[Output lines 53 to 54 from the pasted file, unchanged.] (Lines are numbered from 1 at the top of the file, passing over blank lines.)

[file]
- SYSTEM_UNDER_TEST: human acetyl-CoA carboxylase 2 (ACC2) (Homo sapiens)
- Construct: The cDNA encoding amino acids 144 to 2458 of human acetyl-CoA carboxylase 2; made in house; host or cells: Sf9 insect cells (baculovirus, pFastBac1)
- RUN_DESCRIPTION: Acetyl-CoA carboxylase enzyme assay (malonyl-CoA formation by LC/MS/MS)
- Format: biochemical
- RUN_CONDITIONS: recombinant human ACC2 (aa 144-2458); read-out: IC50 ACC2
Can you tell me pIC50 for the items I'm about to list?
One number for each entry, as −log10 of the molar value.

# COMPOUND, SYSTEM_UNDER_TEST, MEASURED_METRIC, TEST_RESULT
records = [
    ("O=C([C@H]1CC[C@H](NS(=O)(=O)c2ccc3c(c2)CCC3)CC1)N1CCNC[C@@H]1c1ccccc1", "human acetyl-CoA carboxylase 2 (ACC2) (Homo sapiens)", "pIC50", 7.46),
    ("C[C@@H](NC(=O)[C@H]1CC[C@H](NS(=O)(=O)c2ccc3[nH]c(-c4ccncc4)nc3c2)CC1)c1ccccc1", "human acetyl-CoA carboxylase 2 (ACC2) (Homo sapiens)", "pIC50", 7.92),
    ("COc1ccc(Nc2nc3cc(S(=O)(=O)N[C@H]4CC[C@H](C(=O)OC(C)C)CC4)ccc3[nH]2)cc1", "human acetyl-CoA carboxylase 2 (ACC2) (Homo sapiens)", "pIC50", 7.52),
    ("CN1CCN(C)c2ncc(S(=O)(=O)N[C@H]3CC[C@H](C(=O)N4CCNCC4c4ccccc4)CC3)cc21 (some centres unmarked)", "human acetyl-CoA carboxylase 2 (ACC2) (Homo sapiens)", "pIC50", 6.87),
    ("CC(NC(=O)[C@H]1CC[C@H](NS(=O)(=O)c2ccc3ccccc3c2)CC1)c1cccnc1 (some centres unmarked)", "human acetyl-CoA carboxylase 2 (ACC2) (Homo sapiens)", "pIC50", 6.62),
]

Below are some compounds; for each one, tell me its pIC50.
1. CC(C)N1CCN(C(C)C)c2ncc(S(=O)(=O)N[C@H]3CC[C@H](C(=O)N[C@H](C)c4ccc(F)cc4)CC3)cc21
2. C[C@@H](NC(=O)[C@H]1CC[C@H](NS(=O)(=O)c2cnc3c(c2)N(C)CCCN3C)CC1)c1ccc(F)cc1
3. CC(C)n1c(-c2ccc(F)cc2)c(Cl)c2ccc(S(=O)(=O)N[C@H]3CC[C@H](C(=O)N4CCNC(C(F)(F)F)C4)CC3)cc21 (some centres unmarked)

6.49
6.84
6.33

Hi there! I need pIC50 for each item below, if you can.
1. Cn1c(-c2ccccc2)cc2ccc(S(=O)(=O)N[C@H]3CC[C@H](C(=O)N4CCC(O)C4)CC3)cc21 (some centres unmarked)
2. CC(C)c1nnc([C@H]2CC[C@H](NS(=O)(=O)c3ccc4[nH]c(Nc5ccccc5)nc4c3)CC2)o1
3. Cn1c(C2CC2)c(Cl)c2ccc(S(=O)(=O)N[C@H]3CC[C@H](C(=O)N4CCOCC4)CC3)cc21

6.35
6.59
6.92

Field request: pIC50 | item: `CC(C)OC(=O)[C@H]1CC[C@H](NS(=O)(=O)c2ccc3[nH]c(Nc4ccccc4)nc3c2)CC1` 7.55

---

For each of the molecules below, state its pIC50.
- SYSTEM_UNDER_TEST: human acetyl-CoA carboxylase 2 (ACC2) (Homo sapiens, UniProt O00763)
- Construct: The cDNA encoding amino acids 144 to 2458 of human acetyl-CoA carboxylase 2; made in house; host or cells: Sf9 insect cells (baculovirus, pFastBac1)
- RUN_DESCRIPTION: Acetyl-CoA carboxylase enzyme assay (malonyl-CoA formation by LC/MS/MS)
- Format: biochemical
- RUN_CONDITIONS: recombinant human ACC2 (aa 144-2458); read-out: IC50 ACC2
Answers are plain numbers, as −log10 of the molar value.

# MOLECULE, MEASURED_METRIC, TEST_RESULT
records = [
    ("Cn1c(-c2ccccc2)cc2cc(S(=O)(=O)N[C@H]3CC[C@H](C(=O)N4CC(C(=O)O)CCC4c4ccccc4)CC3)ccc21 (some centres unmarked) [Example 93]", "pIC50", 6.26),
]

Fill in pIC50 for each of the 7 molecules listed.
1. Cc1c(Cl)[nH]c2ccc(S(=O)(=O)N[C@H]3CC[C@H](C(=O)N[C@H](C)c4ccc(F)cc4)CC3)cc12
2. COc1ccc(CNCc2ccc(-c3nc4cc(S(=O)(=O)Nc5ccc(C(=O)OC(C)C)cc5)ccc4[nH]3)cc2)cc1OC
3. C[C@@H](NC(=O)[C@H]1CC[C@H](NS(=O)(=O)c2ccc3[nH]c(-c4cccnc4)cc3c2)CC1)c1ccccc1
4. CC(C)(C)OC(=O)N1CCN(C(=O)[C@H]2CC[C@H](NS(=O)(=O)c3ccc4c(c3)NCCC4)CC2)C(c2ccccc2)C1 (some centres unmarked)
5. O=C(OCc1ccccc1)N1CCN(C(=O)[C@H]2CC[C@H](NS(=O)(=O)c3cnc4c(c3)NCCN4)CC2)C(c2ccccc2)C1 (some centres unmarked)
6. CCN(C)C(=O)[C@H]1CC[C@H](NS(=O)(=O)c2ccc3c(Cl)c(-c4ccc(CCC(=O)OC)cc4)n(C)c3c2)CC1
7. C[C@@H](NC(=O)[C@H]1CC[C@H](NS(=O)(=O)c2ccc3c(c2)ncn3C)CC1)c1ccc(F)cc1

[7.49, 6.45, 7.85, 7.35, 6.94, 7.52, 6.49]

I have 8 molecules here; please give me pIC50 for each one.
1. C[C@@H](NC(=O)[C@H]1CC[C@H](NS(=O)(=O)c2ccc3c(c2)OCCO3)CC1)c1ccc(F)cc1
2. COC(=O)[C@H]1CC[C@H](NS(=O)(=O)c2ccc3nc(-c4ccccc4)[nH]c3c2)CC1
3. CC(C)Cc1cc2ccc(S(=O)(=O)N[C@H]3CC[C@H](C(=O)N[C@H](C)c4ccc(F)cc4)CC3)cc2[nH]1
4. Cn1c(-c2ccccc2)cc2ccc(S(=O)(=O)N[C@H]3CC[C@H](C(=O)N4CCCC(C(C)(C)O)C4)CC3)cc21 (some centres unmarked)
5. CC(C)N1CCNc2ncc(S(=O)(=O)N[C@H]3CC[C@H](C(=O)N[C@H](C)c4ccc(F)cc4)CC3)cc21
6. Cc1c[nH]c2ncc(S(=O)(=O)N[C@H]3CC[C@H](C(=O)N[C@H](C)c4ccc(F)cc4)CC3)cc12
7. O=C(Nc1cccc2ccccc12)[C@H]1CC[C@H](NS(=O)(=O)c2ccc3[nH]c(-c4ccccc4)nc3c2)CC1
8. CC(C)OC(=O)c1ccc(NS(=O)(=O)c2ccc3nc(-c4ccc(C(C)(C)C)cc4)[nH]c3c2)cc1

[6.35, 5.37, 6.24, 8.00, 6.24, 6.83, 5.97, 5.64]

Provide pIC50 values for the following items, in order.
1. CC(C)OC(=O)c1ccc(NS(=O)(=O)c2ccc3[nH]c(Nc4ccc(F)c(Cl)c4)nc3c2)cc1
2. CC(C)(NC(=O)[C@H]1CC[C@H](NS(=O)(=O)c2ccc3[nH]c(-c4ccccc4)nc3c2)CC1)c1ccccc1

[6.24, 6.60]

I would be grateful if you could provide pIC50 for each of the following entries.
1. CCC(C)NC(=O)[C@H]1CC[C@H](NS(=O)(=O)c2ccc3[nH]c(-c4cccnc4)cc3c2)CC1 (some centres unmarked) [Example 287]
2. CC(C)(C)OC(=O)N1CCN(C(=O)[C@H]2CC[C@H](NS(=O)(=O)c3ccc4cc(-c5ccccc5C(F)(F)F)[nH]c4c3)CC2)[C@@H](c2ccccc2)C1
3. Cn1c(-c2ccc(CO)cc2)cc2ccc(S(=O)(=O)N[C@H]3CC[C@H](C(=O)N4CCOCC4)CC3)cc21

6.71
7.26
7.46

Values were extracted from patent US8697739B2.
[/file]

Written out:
1. C[C@@H](NC(=O)[C@H]1CC[C@H](NS(=O)(=O)c2ccc3c(c2)OCCO3)CC1)c1ccc(F)cc1
2. COC(=O)[C@H]1CC[C@H](NS(=O)(=O)c2ccc3nc(-c4ccccc4)[nH]c3c2)CC1